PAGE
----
Watch Tesla's Autopilot Save a Driver from a Nasty Collision

It was a dark and stormy night when a car accident was prevented by very cool technology.


Tesla's Autopilot feature has been put to the test and there's video footage to prove it.

It was a dark and stormy night, the driver going straight down the road at 45 mph when, all of a sudden, a vehicle turned in front of his car. Good thing he was in a Tesla equipped with the latest Autopilot software, or else there may have been an accident.

The poster wrote that he was “watching stopped traffic to [his] right” when the car turned in front of him. “I did not touch the brake. Car did all the work.”

However, this close shave doesn't mean we should give ourselves over to our robotic chauffeurs. Tesla's Autopilot is not a substitute for driving. The feature is not a reason to take your hands off the wheel to shave and butter your rolls with jam. It's more of an advanced cruise control. However, some people have chosen to use it as a reason to clock out while driving, misusing the feature, and risking their own lives and the lives of others in the process. One second of inattention could be the difference between noticing that oncoming vehicle or not. 

This idea was well-illustrated in National Geographic's show Brain Games. In the episode, "Pay Attention" (around the 8:07 mark), narrator Neil Patrick Harris asks the viewer to count the number of things that change in an image after a second of black. The test “gives remarkable insight as to how much of the world you're missing at any given moment,” Harris says.

What Tesla's Autopilot is, is a tool people can use to make driving down the highway a more relaxing experience, but it requires supervision.

Brad Templeton likens the feature to the development of cruise control. “With regular cruise control, you could take your feet off the pedals, but might have to intervene fairly often either by using the speed-adjust buttons or full control,” he writes in his blog. “Interventions could be several times a minute. Later, 'Adaptive Cruise Control' arose, which still required you to steer and fully supervise, but would only require intervention on the pedals rarely on the highway. A few times an hour might be acceptable.”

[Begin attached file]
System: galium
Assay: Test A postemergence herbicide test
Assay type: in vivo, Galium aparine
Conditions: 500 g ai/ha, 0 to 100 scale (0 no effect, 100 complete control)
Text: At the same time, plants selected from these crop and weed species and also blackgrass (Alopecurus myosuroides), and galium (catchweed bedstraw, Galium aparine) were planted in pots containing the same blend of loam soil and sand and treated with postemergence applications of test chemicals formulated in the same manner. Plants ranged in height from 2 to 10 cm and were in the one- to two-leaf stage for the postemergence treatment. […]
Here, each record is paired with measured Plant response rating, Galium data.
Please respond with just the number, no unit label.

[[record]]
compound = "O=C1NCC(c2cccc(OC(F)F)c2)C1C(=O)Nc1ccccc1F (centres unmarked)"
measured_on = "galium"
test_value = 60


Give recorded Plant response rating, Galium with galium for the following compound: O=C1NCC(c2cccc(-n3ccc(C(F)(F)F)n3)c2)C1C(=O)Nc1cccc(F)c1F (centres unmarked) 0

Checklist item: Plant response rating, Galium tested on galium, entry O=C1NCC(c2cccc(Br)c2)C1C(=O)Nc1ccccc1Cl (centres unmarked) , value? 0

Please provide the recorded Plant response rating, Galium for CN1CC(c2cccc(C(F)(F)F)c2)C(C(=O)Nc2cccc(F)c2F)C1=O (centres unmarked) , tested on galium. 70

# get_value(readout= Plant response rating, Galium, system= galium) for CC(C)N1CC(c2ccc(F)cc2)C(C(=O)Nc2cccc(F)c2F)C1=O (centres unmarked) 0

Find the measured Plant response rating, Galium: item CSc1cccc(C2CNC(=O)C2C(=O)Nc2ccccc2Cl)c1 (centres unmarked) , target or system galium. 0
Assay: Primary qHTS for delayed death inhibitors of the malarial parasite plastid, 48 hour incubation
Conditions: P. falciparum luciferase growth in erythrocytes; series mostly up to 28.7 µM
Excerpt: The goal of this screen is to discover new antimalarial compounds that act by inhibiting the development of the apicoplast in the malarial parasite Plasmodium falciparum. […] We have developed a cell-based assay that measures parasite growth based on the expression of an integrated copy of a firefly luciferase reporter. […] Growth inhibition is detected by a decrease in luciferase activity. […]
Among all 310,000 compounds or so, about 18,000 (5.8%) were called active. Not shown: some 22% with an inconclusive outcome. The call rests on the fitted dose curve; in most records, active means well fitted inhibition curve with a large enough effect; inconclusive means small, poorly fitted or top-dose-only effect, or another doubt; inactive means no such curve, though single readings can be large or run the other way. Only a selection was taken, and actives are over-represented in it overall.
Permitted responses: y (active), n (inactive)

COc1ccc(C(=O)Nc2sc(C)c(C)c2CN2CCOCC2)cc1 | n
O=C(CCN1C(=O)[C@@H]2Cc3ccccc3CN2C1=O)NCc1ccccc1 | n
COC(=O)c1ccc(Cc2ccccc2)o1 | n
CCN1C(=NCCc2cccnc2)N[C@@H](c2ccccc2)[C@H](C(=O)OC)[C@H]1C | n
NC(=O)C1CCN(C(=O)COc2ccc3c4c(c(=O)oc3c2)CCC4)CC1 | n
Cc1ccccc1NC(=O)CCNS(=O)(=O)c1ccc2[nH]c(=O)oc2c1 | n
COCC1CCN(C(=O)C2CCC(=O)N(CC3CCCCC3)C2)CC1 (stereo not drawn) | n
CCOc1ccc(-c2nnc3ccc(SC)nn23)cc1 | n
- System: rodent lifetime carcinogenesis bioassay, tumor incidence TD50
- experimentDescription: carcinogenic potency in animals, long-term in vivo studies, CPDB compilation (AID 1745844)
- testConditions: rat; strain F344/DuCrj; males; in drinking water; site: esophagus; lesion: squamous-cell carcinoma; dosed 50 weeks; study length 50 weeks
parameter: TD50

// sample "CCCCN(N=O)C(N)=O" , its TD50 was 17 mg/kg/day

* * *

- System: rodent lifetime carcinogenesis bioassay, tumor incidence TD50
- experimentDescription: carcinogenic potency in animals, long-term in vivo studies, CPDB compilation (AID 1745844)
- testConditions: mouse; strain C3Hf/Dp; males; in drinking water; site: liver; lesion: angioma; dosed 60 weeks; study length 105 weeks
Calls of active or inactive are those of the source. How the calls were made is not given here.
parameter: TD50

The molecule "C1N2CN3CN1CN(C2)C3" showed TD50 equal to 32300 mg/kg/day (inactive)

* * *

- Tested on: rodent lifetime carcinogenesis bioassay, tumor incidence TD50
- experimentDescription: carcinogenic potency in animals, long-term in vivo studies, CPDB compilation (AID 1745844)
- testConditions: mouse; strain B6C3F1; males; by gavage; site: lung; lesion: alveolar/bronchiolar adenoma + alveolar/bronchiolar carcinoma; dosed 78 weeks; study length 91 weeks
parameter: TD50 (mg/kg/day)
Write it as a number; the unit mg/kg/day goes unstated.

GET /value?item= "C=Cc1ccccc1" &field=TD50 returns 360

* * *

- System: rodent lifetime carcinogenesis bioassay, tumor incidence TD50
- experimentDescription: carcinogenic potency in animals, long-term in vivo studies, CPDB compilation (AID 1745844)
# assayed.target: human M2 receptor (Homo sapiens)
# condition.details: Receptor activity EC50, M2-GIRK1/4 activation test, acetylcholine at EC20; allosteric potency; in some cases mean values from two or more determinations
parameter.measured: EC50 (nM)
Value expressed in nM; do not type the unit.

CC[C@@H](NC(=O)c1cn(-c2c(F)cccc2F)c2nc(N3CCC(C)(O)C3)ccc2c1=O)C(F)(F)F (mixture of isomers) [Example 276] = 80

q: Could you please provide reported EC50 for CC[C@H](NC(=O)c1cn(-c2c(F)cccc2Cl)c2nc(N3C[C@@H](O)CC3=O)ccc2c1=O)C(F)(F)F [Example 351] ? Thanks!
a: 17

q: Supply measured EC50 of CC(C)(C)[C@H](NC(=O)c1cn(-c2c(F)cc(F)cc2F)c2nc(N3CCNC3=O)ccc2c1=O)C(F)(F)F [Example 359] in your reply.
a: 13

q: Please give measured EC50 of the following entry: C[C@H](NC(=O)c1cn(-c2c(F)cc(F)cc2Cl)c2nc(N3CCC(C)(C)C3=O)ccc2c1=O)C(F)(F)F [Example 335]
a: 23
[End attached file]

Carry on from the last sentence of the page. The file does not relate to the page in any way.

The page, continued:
It's a numbers game, and Tesla is working toward reducing how often drivers will have to intervene. 

Tesla's system will no doubt encounter scenarios it didn't expect, which is where you, the attentive driver, swoop in to correct the vehicle. We're witnessing a coming-of-age story for autonomous cars and at this point in the story we are the parents. There will be stumbles during this period, but drivers are supposed to be watching to catch it when it does fail. Eventually, the data collected from these encounters will help to train the next generation of software updates that will bring humanity closer to the unmanned car. Tesla drivers are training the cars of 2020.

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Natalie has been writing professionally for about 6 years. After graduating from Ithaca College with a degree in Feature Writing, she snagged a job at PCMag.com where she had the opportunity to review all the latest consumer gadgets. Since then she has become a writer for hire, freelancing for various websites. In her spare time, you may find her riding her motorcycle, reading YA novels, hiking, or playing video games. Follow her on Twitter: @nat_schumaker

Photo Credit: Jon Hall

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It looks like a busy hurricane season ahead. Probably.

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  • Before the hurricane season even started in 2020, Arthur and Bertha had already blown through, and Cristobal may be brewing right now.